Andy Ogletree survived round 3 while others got blown away (MIC photo)
By Jeff Rahmlow
PITTSFORD, NY (June 14, 2019) – Georgia Tech senior Andy Ogletree drained a 20-foot, right-to-left breaking putt on the 18th hole Friday at the Monroe Invitational to secure the lone round under par for the day and the outright 54-hole lead. It was a remarkable performance considering the downright brutal wind conditions on the course throughout the day.
First-round leader Agustin Segundo Oliva Pinto (UNC Wilmington) went off the front in 40, battling his way to a 5-over 75. He is solo second at +1 for the tournament.
Miami (OH.) junior Charlie Nikitas remained atop the leaderboard with a 74 to put him at +2 overall.
Texas sophomore Parker Coody was steady throughout the day before a triple bogey on the 18th due to a four-putt put a damper on his round of 75. Said Coody, "It was a grind all day. The wind was brutal and balls were wobbling on the greens. I tried to keep my shots in the fairway and keep the ball below the hole – those were things I focused on and things I did well until the 18th."
Coody is in a tie for fourth place at +3 with Notre Dame junior Davis Chatfield who fired a 72.
According to the national weather service, winds in Rochester were WNW at 23 MPH, with gusts of 35 MPH at the noon hour.
Frustrations for the playing field were visibly noticeable throughout the round in addition to the pins flapping in the winds and balls coming to rest much slower than expected.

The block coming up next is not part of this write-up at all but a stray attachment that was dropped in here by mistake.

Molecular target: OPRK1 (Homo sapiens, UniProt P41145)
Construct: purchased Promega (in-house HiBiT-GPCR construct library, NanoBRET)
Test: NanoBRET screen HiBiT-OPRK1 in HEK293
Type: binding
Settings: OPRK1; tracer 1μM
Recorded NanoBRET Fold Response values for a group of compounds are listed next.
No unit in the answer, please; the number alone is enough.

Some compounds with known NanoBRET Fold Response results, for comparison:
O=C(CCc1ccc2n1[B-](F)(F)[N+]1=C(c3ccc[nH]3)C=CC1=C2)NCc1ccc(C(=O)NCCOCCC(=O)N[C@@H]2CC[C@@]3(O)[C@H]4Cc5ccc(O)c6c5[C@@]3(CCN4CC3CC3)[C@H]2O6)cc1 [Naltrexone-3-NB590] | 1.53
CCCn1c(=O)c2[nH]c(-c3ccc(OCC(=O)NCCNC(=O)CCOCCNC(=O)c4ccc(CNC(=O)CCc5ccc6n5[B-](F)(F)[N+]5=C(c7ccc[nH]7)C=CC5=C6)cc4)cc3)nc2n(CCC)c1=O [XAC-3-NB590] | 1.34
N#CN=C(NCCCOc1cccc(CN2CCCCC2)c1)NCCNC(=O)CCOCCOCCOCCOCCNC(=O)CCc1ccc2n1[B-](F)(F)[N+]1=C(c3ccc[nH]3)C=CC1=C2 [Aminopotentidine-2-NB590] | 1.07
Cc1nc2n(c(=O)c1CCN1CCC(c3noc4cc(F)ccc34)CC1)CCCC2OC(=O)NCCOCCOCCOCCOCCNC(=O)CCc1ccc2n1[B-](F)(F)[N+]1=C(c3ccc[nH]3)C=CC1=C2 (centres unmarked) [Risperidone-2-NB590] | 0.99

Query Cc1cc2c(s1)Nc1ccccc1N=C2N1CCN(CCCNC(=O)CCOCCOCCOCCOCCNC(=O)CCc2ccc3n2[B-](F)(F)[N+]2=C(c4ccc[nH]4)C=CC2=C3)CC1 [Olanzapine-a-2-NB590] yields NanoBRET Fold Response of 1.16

Monroe Invitational Tournament Director J.P. Kircher acknowledged the difficulty of the playing conditions following Friday’s round. "I have never seen the wind blow that much on a golf course here in Rochester and I’ve been playing here my whole life," said Kircher. "It was tough on the old, fast Donald Ross greens."
Third round leader Ogletree overcame some of that adversity and found birdies on the course when not many were out there on Friday. Said Ogletree, "The wind was blowing so hard. You had to take conservative lines and just take what the course gave you because it was really challenging."
Arguably the most crucial birdie for Ogletree came on the 18th after he had a pair of bogies on the par-4 15th and 17th holes. "To close out with a birdie was huge and gives me momentum for tomorrow."
The Little Rock, Mississippi native will try to win the Monroe Invitational for the first time in four tries, something he has come close to doing after tying for third a season ago and turning in a seventh-place finish in 2017. Said a determined Ogletree, "I really enjoy playing this tournament. The reason I came back was to win this thing."
One of the major threats to delivering Ogletree the title will be Oliva Pinto who was able to remain in the hunt despite a tough day on the greens. "I’m feeling good," said Oliva Pinto. "There are a few minor details I want to work on and if I can improve on that, I think I can give it a shot tomorrow."
After average scores of 73.4 and 73.5 for rounds 1 and 2, day 3 concluded with a staggering 76.9 average. Birdies were a grind to come by, with only 113 throughout the day compared to 183 and 185 for rounds one and two, respectively.
Final round action will begin on Saturday at 7:30 a.m. with the championship ceremony to begin around 2 p.m.
ABOUT THE The Monroe Invitational
The Monroe Invitational is held at Monroe Golf Club
in Pittsford, NY, and is one of the oldest amateur
tournaments in the United States, dating back to its
first playing in 1937. The course is a Donald Ross
design that is a Golfweek Top 100 Classic Course.
The tournament is a 72 hole stroke play event with a
54 hole cut. Invitations are sent out to exempt
players in early February, but the Tournament
Committee would encourage any interested players
to apply for a non-exempt invitation through the
View Complete Tournament Information